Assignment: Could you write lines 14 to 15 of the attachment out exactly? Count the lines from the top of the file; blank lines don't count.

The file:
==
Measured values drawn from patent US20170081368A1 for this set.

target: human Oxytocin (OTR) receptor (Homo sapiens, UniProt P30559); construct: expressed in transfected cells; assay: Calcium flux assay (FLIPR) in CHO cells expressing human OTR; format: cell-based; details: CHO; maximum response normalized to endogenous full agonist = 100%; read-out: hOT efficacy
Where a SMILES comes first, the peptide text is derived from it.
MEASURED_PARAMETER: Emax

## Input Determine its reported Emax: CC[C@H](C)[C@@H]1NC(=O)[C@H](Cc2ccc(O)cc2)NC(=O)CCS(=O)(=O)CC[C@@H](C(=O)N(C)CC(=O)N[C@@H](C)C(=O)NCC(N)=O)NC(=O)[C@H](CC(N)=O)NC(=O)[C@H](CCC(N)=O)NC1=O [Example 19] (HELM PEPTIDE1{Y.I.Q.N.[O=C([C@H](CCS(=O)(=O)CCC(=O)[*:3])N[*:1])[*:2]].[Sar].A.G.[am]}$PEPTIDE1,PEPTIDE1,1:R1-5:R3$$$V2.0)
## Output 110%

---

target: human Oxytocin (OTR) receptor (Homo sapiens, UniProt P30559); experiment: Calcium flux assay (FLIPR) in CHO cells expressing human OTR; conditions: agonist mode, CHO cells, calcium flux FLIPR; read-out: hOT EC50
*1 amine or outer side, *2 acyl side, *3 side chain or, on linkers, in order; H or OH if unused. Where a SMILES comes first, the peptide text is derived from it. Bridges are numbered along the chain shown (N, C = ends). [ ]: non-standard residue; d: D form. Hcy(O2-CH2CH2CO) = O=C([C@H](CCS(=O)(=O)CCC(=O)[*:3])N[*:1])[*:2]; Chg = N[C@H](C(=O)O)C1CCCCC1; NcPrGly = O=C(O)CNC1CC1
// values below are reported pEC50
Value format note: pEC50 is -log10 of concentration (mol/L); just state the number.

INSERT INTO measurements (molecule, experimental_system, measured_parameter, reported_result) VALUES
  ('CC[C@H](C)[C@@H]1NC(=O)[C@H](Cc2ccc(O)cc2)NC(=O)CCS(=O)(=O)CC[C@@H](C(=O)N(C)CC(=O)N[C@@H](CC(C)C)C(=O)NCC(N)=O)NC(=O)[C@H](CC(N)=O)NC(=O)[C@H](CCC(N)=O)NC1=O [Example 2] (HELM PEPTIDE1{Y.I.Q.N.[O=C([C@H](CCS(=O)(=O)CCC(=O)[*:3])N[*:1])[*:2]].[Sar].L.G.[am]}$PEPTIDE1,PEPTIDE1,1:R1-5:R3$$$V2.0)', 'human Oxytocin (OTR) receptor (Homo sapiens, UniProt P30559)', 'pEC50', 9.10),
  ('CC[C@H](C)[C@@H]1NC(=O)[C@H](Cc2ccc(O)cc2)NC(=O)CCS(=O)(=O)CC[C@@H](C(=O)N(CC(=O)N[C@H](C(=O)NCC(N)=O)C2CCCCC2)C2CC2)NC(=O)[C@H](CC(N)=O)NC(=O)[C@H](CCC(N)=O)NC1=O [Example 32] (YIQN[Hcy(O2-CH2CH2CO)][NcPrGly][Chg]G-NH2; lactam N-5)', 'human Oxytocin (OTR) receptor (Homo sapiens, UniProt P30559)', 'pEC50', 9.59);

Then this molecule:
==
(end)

  ('CC[C@H](C)[C@@H]1NC(=O)[C@H](Cc2ccc(O)cc2)NC(=O)CCS(=O)(=O)CC[C@@H](C(=O)N(CC(=O)N[C@H](C(=O)NCC(N)=O)C2CCCCC2)C2CC2)NC(=O)[C@H](CC(N)=O)NC(=O)[C@H](CCC(N)=O)NC1=O [Example 32] (YIQN[Hcy(O2-CH2CH2CO)][NcPrGly][Chg]G-NH2; lactam N-5)', 'human Oxytocin (OTR) receptor (Homo sapiens, UniProt P30559)', 'pEC50', 9.59);

Then this molecule: